Carrying extra weight increases a person’s risk of developing diabetes, heart disease, and other serious illnesses. Studies have shown, however, that being overweight or at the low end of obese on the body mass index (BMI) may not necessarily shorten lifespans in the United States, resulting in the obesity paradox.
New research by Andrew Stokes, a Ph.D. student in demography and sociology in Penn Arts & Sciences, suggests that these studies substantially underestimate the mortality risks associated with excess weight in the United States. His study, “Using Maximum Weight to Redefine Body Mass Index Categories in Studies of The Mortality Risks of Obesity,” was published in the March issue of the journal Population Health Metrics.
“The scholarly community is divided over a large meta-analysis that found that overweight is the optimal BMI category and that there are no increased risks associated with obese class 1,” Stokes says.
Normal weight is indicated by a BMI of 18.5-24.9, overweight is indicated by a BMI of 25.0-29.9, obese class 1 is a BMI of 30.0-34.9, and obese class 2 is a BMI of 35.0 and above.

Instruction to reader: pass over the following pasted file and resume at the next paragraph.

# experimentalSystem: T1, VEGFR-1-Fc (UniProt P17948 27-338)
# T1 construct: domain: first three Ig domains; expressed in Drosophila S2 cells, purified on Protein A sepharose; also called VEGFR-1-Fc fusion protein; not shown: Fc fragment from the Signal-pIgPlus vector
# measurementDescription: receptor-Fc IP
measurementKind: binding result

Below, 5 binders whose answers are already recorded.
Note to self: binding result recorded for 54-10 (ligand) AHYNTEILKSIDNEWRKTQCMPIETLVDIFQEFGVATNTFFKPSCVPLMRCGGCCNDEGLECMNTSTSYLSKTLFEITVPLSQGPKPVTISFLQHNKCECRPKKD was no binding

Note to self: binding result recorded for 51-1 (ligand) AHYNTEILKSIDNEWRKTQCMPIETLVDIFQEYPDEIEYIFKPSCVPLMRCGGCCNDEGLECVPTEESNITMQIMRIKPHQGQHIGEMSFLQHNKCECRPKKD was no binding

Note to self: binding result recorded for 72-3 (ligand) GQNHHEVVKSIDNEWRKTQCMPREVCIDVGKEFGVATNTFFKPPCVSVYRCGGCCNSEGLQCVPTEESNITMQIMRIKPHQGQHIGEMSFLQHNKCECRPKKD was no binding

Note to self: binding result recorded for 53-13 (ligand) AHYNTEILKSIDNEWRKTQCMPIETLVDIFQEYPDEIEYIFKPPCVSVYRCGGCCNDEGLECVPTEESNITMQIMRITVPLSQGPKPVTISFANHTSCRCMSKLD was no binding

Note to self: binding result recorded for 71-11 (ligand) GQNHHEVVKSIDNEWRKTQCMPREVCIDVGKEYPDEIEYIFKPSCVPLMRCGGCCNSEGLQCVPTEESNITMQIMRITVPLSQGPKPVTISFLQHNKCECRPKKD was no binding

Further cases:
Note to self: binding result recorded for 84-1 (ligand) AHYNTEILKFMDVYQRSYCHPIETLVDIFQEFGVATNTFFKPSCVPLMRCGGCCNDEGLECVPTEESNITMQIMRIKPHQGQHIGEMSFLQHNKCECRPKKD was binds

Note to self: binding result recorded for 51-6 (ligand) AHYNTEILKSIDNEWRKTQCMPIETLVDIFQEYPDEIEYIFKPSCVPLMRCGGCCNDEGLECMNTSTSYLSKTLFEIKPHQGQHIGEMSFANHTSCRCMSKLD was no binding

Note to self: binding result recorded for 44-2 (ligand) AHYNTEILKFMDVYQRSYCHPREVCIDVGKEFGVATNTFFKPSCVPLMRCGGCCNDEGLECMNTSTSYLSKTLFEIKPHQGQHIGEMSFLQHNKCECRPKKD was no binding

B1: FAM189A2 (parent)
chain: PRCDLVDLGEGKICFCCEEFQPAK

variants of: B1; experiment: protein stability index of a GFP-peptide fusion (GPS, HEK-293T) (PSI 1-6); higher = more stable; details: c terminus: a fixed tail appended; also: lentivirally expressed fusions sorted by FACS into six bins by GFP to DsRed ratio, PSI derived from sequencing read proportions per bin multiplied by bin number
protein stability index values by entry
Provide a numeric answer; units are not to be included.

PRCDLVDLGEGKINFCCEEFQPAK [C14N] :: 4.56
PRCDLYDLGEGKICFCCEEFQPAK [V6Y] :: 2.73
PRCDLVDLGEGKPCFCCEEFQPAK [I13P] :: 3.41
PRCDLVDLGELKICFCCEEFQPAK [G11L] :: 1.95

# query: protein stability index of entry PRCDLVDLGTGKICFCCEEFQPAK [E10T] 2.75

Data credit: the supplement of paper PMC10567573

Skeptics of the meta-analysis and other studies that have found weak associations between excess weight and mortality argue that the findings are likely driven by biases, especially by illness-induced weight loss.
Stokes agrees: “Using BMI at the time of the survey to assess the mortality risks of overweight and obesity is problematic―especially in older populations―because slimness can be a marker of illness.”
Researchers have attempted to address this bias by eliminating people who are ill from their samples. However, according to Stokes, such measures are inadequate because information on illness is ascertained by self-reporting and not everyone with an illness has been diagnosed.
Stokes uses individuals’ highest BMI in life to predict mortality rates. He says that in the previous literature, the normal weight category combines data from low-risk, stable-weight individuals with high-risk individuals who have experienced weight loss. Use of weight histories makes it possible to separate the two groups and redefine the reference category as people who were consistently normal weight throughout their lives.
Stokes conducted the analyses using data from the National Health and Nutrition Examination Surveys from 1988-1994 and 1999-2004 linked to the National Death Index through 2006 on U.S. adults ages 50-84 who never smoked.
The project was supported by a grant from the National Institute on Aging.